PuSh Festival: Almighty Voice and His Wife takes its audience on a startling ride
These days, it takes a lot to surprise an audience. But Toronto-based director Michael Greyeyes is constantly amazed at the ability of the play Almighty Voice and His Wife to shock viewers, even though Canadian playwright Daniel David Moses wrote it almost 20 years ago.
What promises to startle audiences at the PuSh International Performing Arts Festival is the show’s second act, which runs in stark, surreal contrast to the first. Based on the true, late-19th-century story of a Cree man who was hunted down by the Canadian government in Saskatchewan for killing a cow, Almighty Voice begins with a naturalistic, gently moving depiction of the title character and his wife in life. The second act is an abrupt shift into a nightmarish vaudeville act: the couple, now dead, appear in whiteface, and satirize aboriginal-white relations using absurd song-and-dance routines.
“Even when people see the pictures from the show and say, ‘Okay, she’s dressed like a Mountie and she’s in whiteface,’ it still manages to shock them 20 years later,” Greyeyes says over the phone from Toronto, also the home of the show’s producing company, Native Earth Performing Arts. “At the time Daniel David Moses wrote it, he was way ahead of his time. Literally, Canada wasn’t ready for this play when it was first created. It asks its audience to understand a number of concepts: things like the white gaze, understanding how marginalized people internalize racism, the role of how we see ourselves as indigenous people—these things are in the news all the time now, but it was a lot less back when this was created. And Almighty Voice tackled these issues head-on.”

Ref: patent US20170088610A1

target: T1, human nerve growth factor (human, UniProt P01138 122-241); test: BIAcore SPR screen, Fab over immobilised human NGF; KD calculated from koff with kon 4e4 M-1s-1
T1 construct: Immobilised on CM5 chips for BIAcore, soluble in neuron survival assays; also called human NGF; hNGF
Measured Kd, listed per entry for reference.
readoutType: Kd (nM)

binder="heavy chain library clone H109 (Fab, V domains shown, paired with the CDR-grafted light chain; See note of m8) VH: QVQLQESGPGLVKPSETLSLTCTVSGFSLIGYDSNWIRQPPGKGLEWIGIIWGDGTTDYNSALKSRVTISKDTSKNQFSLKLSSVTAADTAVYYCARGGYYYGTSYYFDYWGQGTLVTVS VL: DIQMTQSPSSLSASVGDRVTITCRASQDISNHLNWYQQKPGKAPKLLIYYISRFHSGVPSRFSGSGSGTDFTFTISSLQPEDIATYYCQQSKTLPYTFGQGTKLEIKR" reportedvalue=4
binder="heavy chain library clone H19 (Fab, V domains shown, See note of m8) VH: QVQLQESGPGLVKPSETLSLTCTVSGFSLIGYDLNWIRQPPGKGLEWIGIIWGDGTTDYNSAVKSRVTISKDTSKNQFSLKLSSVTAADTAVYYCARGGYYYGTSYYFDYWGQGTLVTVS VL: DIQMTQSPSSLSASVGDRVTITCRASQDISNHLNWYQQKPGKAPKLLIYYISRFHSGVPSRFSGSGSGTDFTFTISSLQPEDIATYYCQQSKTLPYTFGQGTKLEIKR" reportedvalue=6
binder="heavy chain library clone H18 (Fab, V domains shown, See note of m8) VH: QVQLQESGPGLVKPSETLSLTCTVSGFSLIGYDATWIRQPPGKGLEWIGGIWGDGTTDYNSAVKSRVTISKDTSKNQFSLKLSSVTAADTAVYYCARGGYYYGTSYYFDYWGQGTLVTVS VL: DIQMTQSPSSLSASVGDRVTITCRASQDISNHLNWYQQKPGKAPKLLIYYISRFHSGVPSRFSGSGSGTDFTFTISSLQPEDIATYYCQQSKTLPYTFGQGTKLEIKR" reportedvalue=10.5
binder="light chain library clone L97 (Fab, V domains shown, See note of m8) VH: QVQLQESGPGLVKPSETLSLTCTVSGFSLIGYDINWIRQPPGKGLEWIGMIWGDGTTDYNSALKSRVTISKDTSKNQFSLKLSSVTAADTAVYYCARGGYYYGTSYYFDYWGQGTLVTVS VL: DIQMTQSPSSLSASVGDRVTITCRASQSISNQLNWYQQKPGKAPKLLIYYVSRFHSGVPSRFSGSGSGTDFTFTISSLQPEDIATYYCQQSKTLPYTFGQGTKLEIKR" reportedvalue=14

When Greyeyes was first given the play to read by former Native Earth artistic director Yvette Nolan a few years back, he felt an instant connection. Though playwright Moses is actually Delaware by origin, Greyeyes is Cree and grew up in Saskatchewan. He had not heard the story of Almighty Voice, but his parents had.
“When I talk to my parents about the project they say, ‘Oh yeah, I knew that family. They’re from One Arrow,’ ” he relates. “So in a really powerful way, directing this play and digging into it, I learned more about my own past.”
His vision for the show has met with tremendous success: premiering in 2009 at Toronto’s Theatre Passe Muraille, this production has been touring Canada and abroad ever since—but is making its first visit here at the PuSh fest. Greyeyes says the play’s lasting power comes from its multilayered meaning. “It’s postmodern, but it has all those things that I love and value in modern or traditional work,” he says. “It touches the heart and challenges intellectual perception, but in the end it’s a love story,”
Greyeyes understandably faced early challenges in casting the show: his performers (Derek Garza and PJ Prudat will appear in Vancouver) not only have to make the realistic love relationship of Act 1 believable, but have to be able to master the outrageous minstrel show of Act 2.
Almighty Voice draws on everything from traditional Native song, dance, and storytelling to film and Brechtian cabaret. Greyeyes says he brings to it the contemporary sensibility he has as an urbanized aboriginal who still has a connection to his roots.
“I had a marvellous upbringing: I grew up in Saskatchewan and moved to Toronto. So I grew up with this incredible mix of cultures,” he says. “I had this rural background but I grew up in an urban environment—I watched Gilligan’s Island and Brady Bunch,” he says, and then sums it up another way: “We knew Spider-Man and we knew powwow songs.”
Almighty Voice and His Wife is at the Waterfront Theatre from February 1 to 4. Michael Greyeyes also performs a “keynote manifesto” about staging ethnicity on February 2 at Performance Works.